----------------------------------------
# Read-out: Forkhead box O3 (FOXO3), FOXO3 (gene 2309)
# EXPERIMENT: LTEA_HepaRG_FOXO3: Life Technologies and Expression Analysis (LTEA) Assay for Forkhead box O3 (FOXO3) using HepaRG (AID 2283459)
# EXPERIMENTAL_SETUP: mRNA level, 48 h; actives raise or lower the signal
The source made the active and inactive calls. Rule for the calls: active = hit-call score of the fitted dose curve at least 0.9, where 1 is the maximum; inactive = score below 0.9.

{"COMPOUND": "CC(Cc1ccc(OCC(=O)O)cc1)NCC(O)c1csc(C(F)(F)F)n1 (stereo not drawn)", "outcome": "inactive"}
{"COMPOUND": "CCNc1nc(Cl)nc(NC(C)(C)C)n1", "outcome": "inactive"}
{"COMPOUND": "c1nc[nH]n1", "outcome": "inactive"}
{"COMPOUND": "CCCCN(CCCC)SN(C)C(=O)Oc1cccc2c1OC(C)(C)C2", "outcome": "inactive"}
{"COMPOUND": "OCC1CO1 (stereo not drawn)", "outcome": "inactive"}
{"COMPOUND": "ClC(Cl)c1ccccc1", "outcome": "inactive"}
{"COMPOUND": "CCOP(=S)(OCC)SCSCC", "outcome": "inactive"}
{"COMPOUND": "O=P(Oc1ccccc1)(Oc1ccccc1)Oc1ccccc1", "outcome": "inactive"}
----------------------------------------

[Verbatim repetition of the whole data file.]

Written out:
# Read-out: Forkhead box O3 (FOXO3), FOXO3 (gene 2309)
# EXPERIMENT: LTEA_HepaRG_FOXO3: Life Technologies and Expression Analysis (LTEA) Assay for Forkhead box O3 (FOXO3) using HepaRG (AID 2283459)
# EXPERIMENTAL_SETUP: mRNA level, 48 h; actives raise or lower the signal
The source made the active and inactive calls. Rule for the calls: active = hit-call score of the fitted dose curve at least 0.9, where 1 is the maximum; inactive = score below 0.9.

{"COMPOUND": "CC(Cc1ccc(OCC(=O)O)cc1)NCC(O)c1csc(C(F)(F)F)n1 (stereo not drawn)", "outcome": "inactive"}
{"COMPOUND": "CCNc1nc(Cl)nc(NC(C)(C)C)n1", "outcome": "inactive"}
{"COMPOUND": "c1nc[nH]n1", "outcome": "inactive"}
{"COMPOUND": "CCCCN(CCCC)SN(C)C(=O)Oc1cccc2c1OC(C)(C)C2", "outcome": "inactive"}
{"COMPOUND": "OCC1CO1 (stereo not drawn)", "outcome": "inactive"}
{"COMPOUND": "ClC(Cl)c1ccccc1", "outcome": "inactive"}
{"COMPOUND": "CCOP(=S)(OCC)SCSCC", "outcome": "inactive"}
{"COMPOUND": "O=P(Oc1ccccc1)(Oc1ccccc1)Oc1ccccc1", "outcome": "inactive"}